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Say what you will about The Pirate Bay and its admins, but you can't say they lack a sense of humor.  (Source: The Pirate Bay)
Arggh, the ship isn't sunk yet!

Many times the good things in life just don't last.  That may yet be the case with The Pirate Bay.  For years internet users worldwide used the site to get their music, TV, and movie fix.  Some of the torrents were legal, others were orphaned works (technically illegal to share), and still others were blatant examples of infringement.  But all these torrents had one thing in common -- they brought people across the world together through enjoyable experiences.

However, yesterday the legal woes of the world's largest torrent site forced it to temporarily go offline, signalling a potential end to those happy times.  The site's legal crisis first began when Swedish courts found the site's admins guilty of copyright infringement and ordered them jailed and fined over $3.6M USD.

The site was purchased by Sweden's Global Gaming Factory, which made a bid to make the site legit under a rather nebulous plan.  Now it appears that bid -- and the site -- may be in jeopardy thanks to the aggressive legal action of copyright protection organizations.

The MPAA, RIAA, and IFPI sued the ISP that provided service to The Pirate Bay's ISP and won.  That ISP was ordered on Monday by a Swedish court to take down the site or face daily fines of $70,000 USD.  The site was quickly taken down Monday, only to pop back up after a few hours, only to be taken down yet again.

The site owners, who are currently appealing the original judgement, write, "The good people at the MAFIAA decided to sue. Not TPB [The Pirate Bay], not the owners of TPB. Not even TPBs ISP. They decided to sue TPBs ISPs ISP.  And you know what? They won. They made a court believe their #lies and they made them force the ISPs ISP to shut down access to TPB."

"
The MAFIAA has spent millions of dollars and endless amounts of time to get this ban in order.  Our guess is that they also bribed a bit to get it since it violates so many laws not only in Sweden but also in the EU, not to mention violations against human rights. And what do they have to show for it? [Three] hours of partial downtime."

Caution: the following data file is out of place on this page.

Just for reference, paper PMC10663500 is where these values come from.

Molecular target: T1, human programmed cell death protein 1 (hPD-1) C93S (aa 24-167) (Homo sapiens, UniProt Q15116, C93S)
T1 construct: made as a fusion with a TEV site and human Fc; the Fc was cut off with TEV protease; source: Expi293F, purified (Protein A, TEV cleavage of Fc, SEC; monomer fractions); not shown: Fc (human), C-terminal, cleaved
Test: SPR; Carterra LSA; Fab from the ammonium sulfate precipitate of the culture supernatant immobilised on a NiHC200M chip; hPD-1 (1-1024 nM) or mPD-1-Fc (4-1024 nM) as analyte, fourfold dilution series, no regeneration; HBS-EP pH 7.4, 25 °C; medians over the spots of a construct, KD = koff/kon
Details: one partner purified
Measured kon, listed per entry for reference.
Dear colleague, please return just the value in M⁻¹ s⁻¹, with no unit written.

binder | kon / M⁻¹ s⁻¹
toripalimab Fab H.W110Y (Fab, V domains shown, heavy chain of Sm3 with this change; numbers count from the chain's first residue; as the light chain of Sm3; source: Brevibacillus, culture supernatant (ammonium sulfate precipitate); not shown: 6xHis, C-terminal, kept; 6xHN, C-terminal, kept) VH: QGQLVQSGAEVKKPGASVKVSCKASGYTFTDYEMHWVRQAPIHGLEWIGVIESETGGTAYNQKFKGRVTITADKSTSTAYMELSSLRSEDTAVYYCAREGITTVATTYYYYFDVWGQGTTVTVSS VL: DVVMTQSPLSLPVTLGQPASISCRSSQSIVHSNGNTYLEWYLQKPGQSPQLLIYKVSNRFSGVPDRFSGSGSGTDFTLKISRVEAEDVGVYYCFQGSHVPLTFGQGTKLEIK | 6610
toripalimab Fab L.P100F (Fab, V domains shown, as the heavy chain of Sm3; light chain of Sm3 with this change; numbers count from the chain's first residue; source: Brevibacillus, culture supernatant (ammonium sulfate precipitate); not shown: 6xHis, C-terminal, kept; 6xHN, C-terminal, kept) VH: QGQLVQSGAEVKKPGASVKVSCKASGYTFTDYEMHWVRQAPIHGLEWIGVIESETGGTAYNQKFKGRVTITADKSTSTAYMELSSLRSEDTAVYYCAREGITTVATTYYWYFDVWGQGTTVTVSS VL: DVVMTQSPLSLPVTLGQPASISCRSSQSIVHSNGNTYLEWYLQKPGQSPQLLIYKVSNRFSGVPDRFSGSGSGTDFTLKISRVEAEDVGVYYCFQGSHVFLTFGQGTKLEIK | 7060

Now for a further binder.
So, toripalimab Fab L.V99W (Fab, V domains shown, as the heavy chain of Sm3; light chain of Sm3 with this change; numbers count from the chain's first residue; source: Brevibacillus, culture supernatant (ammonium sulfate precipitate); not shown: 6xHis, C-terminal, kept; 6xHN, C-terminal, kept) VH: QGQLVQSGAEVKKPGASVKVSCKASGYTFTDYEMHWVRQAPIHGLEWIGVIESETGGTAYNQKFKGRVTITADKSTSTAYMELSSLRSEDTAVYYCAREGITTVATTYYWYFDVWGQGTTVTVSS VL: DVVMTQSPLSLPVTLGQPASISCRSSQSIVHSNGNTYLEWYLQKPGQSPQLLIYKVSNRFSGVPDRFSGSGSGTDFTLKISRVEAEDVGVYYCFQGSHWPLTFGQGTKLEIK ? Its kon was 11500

The Pirate Bay admins refer to the MPAA, RIAA, and IFPI, collectively, as MAFIAA due to the organizations' reputation for resorting to at times thuggish legal tactics.  Whatever name you know these organizations as, it is clear that they're on a roll, with massive jury verdicts over U.S. citizens Jammie Rassett-Thomas and Joel Tenenbaum, and securing an order to takedown of the world's largest torrent site.

However, The Pirate Bay admins remain defiant and determined.  As of this morning the site was back online, with no apparent service interruptions.  The admins are now offering a new T-Shirt for sale on the home page mocking the copyright protection organizations.  The shirt reads, "I spent months of time and millions of dollars to close down The Pirate Bay and all I'll get is this beautiful t-shirt!"

Further, the true impact of the takedown and other potential future takedowns may be minimized by the spread of a recently released, easily accessible, archive of the entire site, including all its torrents, written in SQLite3.


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I'm so torn...
By BigToque on 8/26/2009 1:58:14 AM , Rating: 2
On one hand I fully support **AA in wanting to protect their investments. Regardless of our opinion, they helped produce or helped finance the production of the majority of the content we enjoy and they deserve to be paid, just like anyone else.

On the other hand, so many companies that once enjoyed being in a very good position are finding that their services are becoming completely unnecessary but somehow still believe they have the right to the same money they once made.

Artists these days have access to incredible tools to help them develop their art, and great ways to get their content displayed for free through sites like myspace and facebook. Nobody needs to sign their life away on a million dollar contract with some huge corporation anymore.

Instead of suing everyone, they should be trying to figure out how to become relevant again in today's digital world. It's what every other business has had to do.




RE: I'm so torn...
By cubby1223 on 8/26/2009 2:38:57 AM , Rating: 2
Don't forget the bands strive to earn some money too.


"I want people to see my movies in the best formats possible. For [Paramount] to deny people who have Blu-ray sucks!" -- Movie Director Michael Bay














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